How to Protect Your Expert Brand in a World of Sensationalism

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This is a scary, new world we’re all living in, one where someone won’t think twice about spinning a fake sob story with the sole intention of swindling you out of your life’s savings or social security number. According to the Federal Trade Commission (FTC), there was a 70% increase in the amount of money that consumers reported losing due to fraud in 2021, reaching over $5.8 billion. More than 2.8 million people reported fraud just last year alone, and chances are you’re one of them or know someone who is.

Sweepstakes, lotteries, goods and services, business deals or know-how, and even job opportunities. People everywhere are losing thousands of their hard-earned dollars on these fake ads and promises. 

Spotting a Scam(mer)

It’s imperative that everyone knows how to protect themselves and their wallets, so we’ve brought together some experts who shared with us how you can spot a scam before it’s too late.

There are many different scams out there, but one on the rise is fake jobs/job ads. The Better Business Bureau (BBB) recently released information about getting a good side hustle without getting scammed, and that information can apply to staying safe from a number of job-related scams.

Here’s some of their best advice:

  • Do your research. Look up individuals and companies that are approaching you for work. Check out their websites, their social media pages, and reviews. If it doesn’t look legit, it probably isn’t.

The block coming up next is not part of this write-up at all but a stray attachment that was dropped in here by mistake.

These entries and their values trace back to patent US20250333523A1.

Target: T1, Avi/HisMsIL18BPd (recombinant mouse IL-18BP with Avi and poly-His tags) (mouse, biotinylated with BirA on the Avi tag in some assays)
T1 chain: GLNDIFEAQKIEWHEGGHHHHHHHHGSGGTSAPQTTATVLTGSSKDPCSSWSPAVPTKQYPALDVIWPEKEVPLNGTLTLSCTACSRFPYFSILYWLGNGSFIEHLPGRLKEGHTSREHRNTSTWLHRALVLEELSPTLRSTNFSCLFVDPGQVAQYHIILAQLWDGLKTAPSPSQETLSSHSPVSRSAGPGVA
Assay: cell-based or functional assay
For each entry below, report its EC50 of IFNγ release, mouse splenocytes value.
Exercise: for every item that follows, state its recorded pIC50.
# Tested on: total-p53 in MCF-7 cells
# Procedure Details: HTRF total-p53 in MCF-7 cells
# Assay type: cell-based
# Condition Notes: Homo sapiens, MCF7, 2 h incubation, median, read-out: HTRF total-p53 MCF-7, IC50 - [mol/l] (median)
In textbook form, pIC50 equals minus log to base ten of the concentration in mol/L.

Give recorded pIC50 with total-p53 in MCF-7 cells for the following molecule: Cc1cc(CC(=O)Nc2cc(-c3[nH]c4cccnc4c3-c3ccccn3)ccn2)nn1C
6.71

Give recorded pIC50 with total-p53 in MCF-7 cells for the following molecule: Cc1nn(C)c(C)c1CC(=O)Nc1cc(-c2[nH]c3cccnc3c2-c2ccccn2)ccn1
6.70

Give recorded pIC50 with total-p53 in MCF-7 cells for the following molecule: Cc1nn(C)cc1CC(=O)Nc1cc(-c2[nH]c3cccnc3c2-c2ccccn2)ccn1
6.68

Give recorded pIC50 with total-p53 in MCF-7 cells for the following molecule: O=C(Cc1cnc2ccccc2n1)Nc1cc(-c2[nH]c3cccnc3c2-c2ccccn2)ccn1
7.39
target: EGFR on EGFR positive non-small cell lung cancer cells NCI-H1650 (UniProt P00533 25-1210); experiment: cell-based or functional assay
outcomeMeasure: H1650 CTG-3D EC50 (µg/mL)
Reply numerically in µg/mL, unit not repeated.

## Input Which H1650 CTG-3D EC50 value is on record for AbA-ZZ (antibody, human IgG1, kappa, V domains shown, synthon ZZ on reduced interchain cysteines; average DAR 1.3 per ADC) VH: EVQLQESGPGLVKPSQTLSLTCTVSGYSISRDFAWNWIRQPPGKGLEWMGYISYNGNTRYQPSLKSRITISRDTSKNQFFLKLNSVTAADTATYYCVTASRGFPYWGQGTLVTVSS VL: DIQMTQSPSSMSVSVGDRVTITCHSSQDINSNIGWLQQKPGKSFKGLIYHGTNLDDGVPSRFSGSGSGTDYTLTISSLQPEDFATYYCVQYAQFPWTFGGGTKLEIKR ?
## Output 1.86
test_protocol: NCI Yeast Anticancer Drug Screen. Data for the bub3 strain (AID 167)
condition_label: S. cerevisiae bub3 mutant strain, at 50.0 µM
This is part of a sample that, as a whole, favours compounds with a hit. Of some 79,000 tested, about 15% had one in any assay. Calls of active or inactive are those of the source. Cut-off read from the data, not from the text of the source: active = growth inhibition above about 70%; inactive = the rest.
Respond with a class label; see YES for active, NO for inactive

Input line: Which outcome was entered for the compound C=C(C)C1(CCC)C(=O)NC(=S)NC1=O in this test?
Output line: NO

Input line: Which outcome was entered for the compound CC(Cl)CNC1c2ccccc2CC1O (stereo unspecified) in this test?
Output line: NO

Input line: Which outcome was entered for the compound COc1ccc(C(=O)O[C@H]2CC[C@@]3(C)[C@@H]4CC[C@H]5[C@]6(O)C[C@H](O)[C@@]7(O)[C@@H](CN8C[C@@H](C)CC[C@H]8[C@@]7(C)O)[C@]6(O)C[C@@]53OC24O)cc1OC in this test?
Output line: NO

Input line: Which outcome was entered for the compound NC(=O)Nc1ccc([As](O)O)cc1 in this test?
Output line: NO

• If you’re using a freelance site, stay on it. Many sites will say this when you sign up, but it’s worth another mention. If you are working through a freelance site, you need to keep your work there. Clients that try to get you off the site to complete work for them or pay you through unverified methods are typically trying to scam you.
  • Avoid atypical pay. Scammers can get you with fake checks or by telling you you need to pay to apply for a job or to receive a position. If you get a check before doing any work, it’s probably a scam.
  • Put everything in writing. Put all the details of the work you will do in writing, the timeline it needs to be completed, and the pay that will be received. A signed contract is a great way to protect yourself.

Social Media Scam(mer)s 

Many scams take place on social media, as this type of environment is a great place for relative strangers to interact with one another. A prevalent scam that takes place on social media is the Instagram bot scam.

This type of situation often occurs when a fake account (bot) messages you or comments on your posts pretending to be someone they aren’t. They may offer you a fake job, tell you your account is in trouble, ask for money, pretend to be a business looking for influencers, etc.